Who’s Got Your Back?

One of the most memorable managerial light bulb moments I have had was interviewing for a development leadership position. It was a robust interview schedule. One of the interviews was with a team of about six who reported up to the vacant role. By the questions they asked, it was apparent they had taken the time to think about what they were looking for in a leader and manager.

Midway into the interview, they asked me a simple but telling question, “What three things would your direct reports say they like most about your leadership style?” I gave my first two examples, which they seemed to affirm by nodding, and then I said, “My team members would say, I always have their backs.” The energy in the room immediately shifted, and they wanted to hear more. It was palatable. Some of the teammates were leaning forward, looking at each other, and smiling. They asked me for examples of what that looked like, and we started an enjoyable conversation.

That moment opened a door for me and provided me with insight into what I perceived they might be lacking. This team had the hunger for a leader they trusted, felt safe with, and had their backs. Doesn’t that sound wonderful? Isn’t that what we all want? I have been lucky to have that modeled for me, but not everyone has.

Building trust with your team and creating psychological safety is of paramount importance for having a high-performing winning team or “dream team.” There are several factors that I have found instrumental in building trust with my teams over the years.

Honest communication: Information is power, and everyone wields it differently. Not all information can be shared, but I am always honest and open and let my team know when I can’t share information or answer a question directly.

Creating a safe space for dialog: Problem-solving and strategizing produce the best results in a team. However, that always requires having the safety of a judgment-free space for free thinking and dialogue.

Providing Feedback: As one of my team members says, “feedback is a gift.” Providing it promptly with examples and a clear shared understanding is essential. Feedback is important to celebrate what is going well and course-correct for different outcomes.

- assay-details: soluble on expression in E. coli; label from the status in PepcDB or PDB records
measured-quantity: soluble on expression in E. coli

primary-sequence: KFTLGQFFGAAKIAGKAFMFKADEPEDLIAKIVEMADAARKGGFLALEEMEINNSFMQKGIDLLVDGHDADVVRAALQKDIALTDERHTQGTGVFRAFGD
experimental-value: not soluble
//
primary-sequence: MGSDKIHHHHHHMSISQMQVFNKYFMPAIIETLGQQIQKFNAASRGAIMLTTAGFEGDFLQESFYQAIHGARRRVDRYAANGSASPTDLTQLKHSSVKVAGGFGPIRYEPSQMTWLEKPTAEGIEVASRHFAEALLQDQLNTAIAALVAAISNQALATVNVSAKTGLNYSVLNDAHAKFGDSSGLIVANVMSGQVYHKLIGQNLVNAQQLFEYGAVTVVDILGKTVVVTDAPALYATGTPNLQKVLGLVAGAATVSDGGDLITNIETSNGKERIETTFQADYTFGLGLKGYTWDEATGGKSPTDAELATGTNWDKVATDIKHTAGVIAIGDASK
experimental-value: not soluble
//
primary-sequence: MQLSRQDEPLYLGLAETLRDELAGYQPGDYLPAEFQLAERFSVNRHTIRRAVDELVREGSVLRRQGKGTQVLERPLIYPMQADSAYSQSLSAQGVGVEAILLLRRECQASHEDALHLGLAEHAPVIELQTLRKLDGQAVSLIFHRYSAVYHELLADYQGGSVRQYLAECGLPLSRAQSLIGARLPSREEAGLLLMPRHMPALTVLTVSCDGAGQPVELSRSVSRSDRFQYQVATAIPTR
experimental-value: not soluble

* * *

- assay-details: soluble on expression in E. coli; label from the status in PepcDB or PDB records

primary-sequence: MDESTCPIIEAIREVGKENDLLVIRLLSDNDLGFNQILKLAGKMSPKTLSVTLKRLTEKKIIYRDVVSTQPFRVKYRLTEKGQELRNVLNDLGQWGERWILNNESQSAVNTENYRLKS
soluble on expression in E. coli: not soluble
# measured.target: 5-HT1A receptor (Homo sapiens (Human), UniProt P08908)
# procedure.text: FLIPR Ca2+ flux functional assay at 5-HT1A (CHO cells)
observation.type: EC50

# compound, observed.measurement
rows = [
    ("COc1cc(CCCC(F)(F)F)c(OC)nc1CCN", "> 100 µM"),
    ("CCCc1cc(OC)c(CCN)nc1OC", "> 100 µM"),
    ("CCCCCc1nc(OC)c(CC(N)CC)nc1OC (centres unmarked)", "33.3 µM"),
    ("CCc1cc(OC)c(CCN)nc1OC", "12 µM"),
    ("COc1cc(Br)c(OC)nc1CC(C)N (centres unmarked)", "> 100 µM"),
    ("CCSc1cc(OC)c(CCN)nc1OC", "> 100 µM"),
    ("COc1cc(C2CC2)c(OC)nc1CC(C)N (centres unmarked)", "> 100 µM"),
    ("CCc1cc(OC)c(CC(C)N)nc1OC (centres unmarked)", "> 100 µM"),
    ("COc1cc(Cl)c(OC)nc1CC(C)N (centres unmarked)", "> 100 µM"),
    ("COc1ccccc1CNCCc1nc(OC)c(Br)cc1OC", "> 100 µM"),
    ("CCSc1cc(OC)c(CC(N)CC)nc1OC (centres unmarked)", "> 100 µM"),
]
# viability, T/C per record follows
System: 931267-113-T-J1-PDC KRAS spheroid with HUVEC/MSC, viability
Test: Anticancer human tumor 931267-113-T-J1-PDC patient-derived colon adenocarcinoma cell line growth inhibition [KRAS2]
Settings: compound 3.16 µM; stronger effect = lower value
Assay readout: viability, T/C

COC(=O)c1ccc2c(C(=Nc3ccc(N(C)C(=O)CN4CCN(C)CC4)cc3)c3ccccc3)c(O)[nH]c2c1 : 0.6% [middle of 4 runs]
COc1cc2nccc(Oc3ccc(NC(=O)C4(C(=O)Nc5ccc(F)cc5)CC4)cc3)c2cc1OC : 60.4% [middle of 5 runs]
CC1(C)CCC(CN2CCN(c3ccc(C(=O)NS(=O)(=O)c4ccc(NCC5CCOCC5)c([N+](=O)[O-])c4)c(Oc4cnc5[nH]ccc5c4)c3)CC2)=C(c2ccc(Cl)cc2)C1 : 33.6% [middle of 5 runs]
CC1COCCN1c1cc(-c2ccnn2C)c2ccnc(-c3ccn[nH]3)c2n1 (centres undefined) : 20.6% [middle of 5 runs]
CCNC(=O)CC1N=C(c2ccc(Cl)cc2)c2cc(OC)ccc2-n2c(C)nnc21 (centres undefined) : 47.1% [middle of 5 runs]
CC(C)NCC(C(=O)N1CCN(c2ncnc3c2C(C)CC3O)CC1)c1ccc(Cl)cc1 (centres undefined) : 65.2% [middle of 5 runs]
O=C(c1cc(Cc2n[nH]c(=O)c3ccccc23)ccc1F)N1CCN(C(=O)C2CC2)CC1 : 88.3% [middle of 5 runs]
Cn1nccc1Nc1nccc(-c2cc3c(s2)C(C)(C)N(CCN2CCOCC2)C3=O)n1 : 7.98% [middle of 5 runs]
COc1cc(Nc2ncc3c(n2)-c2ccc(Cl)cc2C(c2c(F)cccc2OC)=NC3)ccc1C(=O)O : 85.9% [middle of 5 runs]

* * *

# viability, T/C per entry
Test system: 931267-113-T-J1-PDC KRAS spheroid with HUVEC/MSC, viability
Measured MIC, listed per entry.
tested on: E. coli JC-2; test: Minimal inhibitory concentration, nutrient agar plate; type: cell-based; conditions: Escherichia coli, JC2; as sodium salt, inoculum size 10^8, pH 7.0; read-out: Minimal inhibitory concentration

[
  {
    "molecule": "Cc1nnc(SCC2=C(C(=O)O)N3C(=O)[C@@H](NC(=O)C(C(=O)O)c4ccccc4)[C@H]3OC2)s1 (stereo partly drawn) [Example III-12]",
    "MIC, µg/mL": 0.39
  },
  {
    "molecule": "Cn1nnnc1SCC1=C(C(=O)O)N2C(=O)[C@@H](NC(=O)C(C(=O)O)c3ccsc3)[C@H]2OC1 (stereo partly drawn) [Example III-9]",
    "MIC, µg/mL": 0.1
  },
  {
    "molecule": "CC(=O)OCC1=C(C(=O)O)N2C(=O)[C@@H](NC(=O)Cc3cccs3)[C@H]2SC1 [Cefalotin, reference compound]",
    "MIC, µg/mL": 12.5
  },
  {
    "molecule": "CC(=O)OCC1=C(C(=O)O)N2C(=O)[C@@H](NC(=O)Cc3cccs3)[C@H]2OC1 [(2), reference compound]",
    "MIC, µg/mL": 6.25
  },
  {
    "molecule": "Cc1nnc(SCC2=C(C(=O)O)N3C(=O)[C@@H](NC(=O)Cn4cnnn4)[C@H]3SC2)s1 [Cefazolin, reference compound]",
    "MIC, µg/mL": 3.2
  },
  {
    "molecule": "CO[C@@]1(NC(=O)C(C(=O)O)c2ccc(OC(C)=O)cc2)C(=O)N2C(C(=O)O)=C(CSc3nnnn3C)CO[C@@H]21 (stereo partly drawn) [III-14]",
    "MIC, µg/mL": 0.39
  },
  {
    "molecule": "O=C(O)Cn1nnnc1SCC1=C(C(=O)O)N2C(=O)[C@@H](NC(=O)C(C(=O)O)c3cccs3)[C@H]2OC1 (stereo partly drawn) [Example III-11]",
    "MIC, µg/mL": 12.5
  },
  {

Supporting career growth: Talent hoarding is common in the ranks of management. When a manager has a star employee, they rarely want to let them go. However, boxing an employee in only leads to disengagement. Having bi-annual conversations about the next steps is vital for all employees. You can identify competencies that can be honed, so your team member is ready for their next role.

Doing my job: It is never lost on me that I serve in a particular position for my team members. My job is to share information, provide clarity, block, tackle, assist, intercept, convene, mediate, and negotiate as needed. I am also a co-pilot who is ready to take the wheel at any time and is a strategic advisor and partner. I work for my team; they are my customers.

So back to my interview. That experience was educational. It helped provide me with a greater understanding of team culture and insight into what employees need to bring their best selves to work. It also affirmed a core principle of my leadership style; my team is my tribe, and if I expect them to follow my lead and reach our collective goals, I better always have their backs in the same way that I would like them always to have mine.

So, I won’t keep you hanging, I was offered the job, but I did not accept it. What left me most uncomfortable about that decision was that I did not have the chance to have the back of that team.



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